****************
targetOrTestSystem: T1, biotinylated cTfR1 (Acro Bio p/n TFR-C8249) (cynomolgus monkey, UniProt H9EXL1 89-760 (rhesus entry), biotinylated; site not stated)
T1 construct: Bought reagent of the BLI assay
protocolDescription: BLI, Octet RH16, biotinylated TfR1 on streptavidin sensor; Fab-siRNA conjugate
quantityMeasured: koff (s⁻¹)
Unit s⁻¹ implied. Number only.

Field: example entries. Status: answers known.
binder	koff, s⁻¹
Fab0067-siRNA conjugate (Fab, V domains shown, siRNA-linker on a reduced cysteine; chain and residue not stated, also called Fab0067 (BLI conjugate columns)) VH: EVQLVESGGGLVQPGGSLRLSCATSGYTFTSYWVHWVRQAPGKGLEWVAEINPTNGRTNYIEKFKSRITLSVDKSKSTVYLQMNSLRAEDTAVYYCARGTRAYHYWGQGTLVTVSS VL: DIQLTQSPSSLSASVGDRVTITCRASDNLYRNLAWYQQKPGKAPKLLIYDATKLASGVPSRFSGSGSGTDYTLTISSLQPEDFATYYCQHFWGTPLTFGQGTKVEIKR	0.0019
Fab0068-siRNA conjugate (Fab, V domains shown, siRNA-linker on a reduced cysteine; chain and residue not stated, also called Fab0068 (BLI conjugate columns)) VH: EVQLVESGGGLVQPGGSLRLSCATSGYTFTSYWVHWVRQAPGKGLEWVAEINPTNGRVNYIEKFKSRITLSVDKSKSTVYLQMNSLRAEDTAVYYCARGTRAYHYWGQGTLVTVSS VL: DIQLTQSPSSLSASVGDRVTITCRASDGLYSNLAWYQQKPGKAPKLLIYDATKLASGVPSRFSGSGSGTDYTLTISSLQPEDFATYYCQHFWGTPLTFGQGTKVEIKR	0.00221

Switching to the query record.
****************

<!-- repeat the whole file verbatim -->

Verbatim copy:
targetOrTestSystem: T1, biotinylated cTfR1 (Acro Bio p/n TFR-C8249) (cynomolgus monkey, UniProt H9EXL1 89-760 (rhesus entry), biotinylated; site not stated)
T1 construct: Bought reagent of the BLI assay
protocolDescription: BLI, Octet RH16, biotinylated TfR1 on streptavidin sensor; Fab-siRNA conjugate
quantityMeasured: koff (s⁻¹)
Unit s⁻¹ implied. Number only.

Field: example entries. Status: answers known.
binder	koff, s⁻¹
Fab0067-siRNA conjugate (Fab, V domains shown, siRNA-linker on a reduced cysteine; chain and residue not stated, also called Fab0067 (BLI conjugate columns)) VH: EVQLVESGGGLVQPGGSLRLSCATSGYTFTSYWVHWVRQAPGKGLEWVAEINPTNGRTNYIEKFKSRITLSVDKSKSTVYLQMNSLRAEDTAVYYCARGTRAYHYWGQGTLVTVSS VL: DIQLTQSPSSLSASVGDRVTITCRASDNLYRNLAWYQQKPGKAPKLLIYDATKLASGVPSRFSGSGSGTDYTLTISSLQPEDFATYYCQHFWGTPLTFGQGTKVEIKR	0.0019
Fab0068-siRNA conjugate (Fab, V domains shown, siRNA-linker on a reduced cysteine; chain and residue not stated, also called Fab0068 (BLI conjugate columns)) VH: EVQLVESGGGLVQPGGSLRLSCATSGYTFTSYWVHWVRQAPGKGLEWVAEINPTNGRVNYIEKFKSRITLSVDKSKSTVYLQMNSLRAEDTAVYYCARGTRAYHYWGQGTLVTVSS VL: DIQLTQSPSSLSASVGDRVTITCRASDGLYSNLAWYQQKPGKAPKLLIYDATKLASGVPSRFSGSGSGTDYTLTISSLQPEDFATYYCQHFWGTPLTFGQGTKVEIKR	0.00221

Switching to the query record.